New Anderson Student Center could struggle creating revenue

After six months of construction, it is hard not to notice the progress made on the Anderson Student Center. Yet Vice President of Student Affairs Jane Canney said the center is facing one setback: creating revenue.

<p>After six months of construction, Anderson Student Center sees steady progress. (Cynthia Johnson/TommieMedia)</p>
After six months of construction, Anderson Student Center sees steady progress. (Cynthia Johnson/TommieMedia)

“It’s not as easy to raise revenue for the Student Center compared with the Athletic Center,” Canney said. “It’s not like there are going to be memberships for the Student Center, so the goal is to create revenue in other ways.”

Canney said one idea includes renting out certain areas in the building.

“Since the building will have a bowling center, we can rent this space out for occasions like a kid’s birthday party on Saturday mornings, where St. Thomas can also cater,” Canney said.

Canney said there is not a set revenue amount the university needs to meet.

Greg Scharine, a business operations major and Undergraduate Student Government vice president for financial affairs, said he is concerned that this attempt to create revenue might take away from the idea of the building being for students.

“I am a little apprehensive as a student about renting out the bowling area for birthday parties and such,” Scharine said. “I would like to see this stay a college student center.”

Scharine has looked at the plans and said he could see how advertising from outside vendors targeting college students could help generate revenue for the student center.

“I would like to see more academic conferences held in the center or other national student groups such as AMA or Engineers for a Sustainable World or Students Today, Leaders Forever be able to rent out the space for regional conferences,” Scharine said.

“I could also foresee St. Thomas soliciting different high school competitions such as Speech, DECA, Mock Trial, to use the space and the catering in the Student Center,” he said. “This is not only generating revenue, it creates an event where St. Thomas and the admissions office can show perspective students what a wonderful place St. Thomas is.”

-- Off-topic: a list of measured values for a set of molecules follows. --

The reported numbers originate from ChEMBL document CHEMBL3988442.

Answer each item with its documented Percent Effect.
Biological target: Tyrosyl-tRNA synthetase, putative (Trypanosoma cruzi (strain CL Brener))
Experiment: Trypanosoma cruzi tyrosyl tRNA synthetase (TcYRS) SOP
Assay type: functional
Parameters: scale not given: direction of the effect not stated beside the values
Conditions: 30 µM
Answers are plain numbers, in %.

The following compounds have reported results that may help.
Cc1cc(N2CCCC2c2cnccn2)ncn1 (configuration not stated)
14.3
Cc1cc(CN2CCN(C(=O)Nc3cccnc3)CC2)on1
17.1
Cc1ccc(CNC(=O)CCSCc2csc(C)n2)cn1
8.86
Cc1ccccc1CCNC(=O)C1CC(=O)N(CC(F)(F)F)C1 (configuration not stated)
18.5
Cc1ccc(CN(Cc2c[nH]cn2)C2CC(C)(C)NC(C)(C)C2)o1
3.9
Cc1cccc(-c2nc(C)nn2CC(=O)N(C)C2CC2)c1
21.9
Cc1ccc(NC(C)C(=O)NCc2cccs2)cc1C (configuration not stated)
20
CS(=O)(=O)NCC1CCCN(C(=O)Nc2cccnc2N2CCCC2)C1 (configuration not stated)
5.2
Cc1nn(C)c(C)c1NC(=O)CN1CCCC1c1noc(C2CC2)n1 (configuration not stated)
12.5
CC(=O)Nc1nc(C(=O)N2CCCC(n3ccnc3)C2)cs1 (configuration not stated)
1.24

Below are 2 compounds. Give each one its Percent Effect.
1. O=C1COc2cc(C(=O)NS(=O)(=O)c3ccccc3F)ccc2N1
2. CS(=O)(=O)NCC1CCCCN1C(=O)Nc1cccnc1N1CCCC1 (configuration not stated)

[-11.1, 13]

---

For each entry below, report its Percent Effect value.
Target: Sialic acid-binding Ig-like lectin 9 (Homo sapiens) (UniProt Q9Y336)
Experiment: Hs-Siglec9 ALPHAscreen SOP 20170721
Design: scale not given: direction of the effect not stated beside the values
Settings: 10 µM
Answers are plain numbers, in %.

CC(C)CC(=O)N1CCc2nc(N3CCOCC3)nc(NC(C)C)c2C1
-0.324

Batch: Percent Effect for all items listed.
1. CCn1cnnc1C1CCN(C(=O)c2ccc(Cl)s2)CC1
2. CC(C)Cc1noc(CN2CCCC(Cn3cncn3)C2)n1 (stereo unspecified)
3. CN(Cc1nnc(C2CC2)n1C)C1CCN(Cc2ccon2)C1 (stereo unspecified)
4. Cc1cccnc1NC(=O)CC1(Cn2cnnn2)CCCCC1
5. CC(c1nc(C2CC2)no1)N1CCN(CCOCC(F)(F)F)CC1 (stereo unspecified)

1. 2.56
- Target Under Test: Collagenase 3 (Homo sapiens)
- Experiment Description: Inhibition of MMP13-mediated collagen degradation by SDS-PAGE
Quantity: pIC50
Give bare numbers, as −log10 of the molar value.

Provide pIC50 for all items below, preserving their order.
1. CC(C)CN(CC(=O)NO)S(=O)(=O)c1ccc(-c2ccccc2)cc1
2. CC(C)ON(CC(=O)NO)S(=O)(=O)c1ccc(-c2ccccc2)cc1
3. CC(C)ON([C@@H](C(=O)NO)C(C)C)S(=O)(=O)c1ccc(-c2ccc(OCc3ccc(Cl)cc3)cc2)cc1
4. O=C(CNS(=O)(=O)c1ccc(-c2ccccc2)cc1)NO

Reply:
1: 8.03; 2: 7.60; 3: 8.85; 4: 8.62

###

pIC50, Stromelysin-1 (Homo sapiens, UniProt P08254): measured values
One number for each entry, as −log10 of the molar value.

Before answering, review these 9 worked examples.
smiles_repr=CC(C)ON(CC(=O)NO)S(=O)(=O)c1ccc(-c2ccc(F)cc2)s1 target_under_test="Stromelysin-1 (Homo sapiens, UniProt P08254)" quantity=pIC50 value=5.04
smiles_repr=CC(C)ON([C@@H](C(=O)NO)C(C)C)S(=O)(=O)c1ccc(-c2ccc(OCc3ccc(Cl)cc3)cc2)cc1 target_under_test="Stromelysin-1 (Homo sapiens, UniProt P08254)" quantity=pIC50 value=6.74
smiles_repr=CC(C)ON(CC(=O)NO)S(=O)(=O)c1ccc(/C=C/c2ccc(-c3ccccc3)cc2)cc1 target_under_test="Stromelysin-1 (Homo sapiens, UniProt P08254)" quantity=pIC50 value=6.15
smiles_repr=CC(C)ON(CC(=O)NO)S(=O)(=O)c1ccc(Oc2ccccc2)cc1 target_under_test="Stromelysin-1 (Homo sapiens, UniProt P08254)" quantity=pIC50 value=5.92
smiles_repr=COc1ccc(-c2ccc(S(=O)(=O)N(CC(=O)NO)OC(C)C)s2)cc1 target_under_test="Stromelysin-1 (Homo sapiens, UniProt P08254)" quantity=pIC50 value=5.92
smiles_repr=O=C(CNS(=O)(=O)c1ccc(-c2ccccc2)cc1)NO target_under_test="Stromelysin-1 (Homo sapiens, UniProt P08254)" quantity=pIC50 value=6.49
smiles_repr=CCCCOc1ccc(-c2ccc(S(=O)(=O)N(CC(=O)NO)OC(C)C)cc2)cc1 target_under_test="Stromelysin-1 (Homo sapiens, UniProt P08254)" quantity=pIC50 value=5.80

Mary Ann Ryan, executive director of Campus and Residence Life, said these types of opportunities to rent out space will be important during months when fewer students are on campus.

“During J-term, June, and part of July before summer orientation for our new students, there will be space that we will likely be able to promote and market to camps and conferences,” Ryan said. “This revenue will all support the Anderson Student Center, which is great.”

Canney also said naming opportunities, such as the Frank and Judy Sunberg Student Leadership Room, are another way the Student Center plans to generate some income.

“The multipurpose room is now officially named Woulfe Alumni Hall and can be rented out for events like wedding receptions,” Canney said. “There will be many naming opportunities in the student center, like booths in Scooter’s.”

Scharine also said wedding receptions will bring in revenue for the new student center.

“St. Thomas Chapel has a long waiting list for weddings to be held on campus,” Scharine said. “Now with a place to hold larger receptions than our current BEC facilities, hopefully we can see more revenue from renting the space and catering.”

The Anderson Student Center will feature two other major dining areas besides Scooter’s and several meeting rooms. The building will have offices, student organization rooms, an art gallery, beauty salon, and an emporium area that will sell St. Thomas merchandise.